Scarcity is part of the reason. Under Anarcho-Communism the means of production is shared by a group of people, if I'm understanding it correctly, something that sounds fair. From my experience people aren't good at both sharing and taking care of what is shared. The best example I can think of is public restrooms in most places, the other day I walked through the door only to be hit in the face with a terrible odor, after looking around it was clear why. There was (forgive the crude language) a huge piece of excrement laying beside one of the toilets. (I almost felt sorry for the person which it came out of.) While visiting people's homes I have never seen something that bad. Yes, this is anecdotal evidence, but psychology has explained why people generally take poor care of things that aren't theirs. Reason being the more people that uses a machine, room, etc., the less responsibility each person feels they have to take care of it. (A disturbing study shows that if a large group of people see someone being beaten, raped, or murdered the less likely any of them are to help, thinking that since others are around that someone else will help the person being victimized.) With this in mind one can easily come to the conclusion that a society where all of the means of production, are owned by all people, that the means of production will not be taken care of, because each person will feel little responsibility to do so.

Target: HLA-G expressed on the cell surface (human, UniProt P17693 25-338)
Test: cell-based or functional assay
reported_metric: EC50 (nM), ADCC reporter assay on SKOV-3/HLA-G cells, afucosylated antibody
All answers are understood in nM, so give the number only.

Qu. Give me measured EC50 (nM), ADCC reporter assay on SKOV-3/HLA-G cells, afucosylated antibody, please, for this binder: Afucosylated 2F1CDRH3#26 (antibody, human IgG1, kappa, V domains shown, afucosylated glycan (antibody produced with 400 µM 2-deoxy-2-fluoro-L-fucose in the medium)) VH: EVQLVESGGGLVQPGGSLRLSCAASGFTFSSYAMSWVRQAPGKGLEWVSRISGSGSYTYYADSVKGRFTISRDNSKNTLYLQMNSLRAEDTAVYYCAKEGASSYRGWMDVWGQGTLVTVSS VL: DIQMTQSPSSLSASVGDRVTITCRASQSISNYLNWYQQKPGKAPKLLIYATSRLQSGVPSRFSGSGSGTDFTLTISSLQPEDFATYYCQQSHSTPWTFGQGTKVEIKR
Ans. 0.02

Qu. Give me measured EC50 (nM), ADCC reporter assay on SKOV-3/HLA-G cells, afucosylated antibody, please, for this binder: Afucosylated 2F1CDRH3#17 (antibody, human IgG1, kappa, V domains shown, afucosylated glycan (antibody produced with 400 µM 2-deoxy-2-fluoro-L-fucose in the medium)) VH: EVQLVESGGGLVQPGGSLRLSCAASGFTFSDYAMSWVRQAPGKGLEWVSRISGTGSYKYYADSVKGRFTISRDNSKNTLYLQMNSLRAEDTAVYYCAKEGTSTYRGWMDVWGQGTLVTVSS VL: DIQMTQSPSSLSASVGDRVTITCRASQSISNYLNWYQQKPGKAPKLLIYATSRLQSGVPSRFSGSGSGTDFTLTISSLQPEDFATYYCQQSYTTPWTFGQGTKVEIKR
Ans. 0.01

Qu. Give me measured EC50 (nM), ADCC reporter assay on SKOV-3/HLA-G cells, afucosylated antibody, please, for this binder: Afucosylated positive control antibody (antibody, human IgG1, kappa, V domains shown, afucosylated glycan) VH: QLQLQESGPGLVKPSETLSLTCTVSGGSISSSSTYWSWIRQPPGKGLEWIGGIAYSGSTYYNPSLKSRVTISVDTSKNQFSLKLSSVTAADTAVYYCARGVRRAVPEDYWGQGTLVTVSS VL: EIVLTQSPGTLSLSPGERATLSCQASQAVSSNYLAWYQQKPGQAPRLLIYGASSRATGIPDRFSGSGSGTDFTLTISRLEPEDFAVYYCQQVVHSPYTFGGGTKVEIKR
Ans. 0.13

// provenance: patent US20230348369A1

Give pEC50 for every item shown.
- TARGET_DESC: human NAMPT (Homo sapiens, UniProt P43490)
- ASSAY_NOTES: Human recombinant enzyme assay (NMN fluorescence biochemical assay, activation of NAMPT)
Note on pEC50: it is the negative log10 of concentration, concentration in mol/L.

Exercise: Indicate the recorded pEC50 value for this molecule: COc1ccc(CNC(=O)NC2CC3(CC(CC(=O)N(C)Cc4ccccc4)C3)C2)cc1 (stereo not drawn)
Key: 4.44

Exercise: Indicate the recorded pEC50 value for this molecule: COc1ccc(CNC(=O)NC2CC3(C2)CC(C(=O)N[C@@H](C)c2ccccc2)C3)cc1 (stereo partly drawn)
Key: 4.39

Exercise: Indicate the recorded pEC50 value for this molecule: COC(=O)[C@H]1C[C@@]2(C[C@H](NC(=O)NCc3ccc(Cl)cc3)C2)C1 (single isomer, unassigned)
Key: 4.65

There's my two cents on the subject.

  • | Post Points: 35
Top 25 Contributor
Male
4,922 Posts
Points 79,590

stsoc: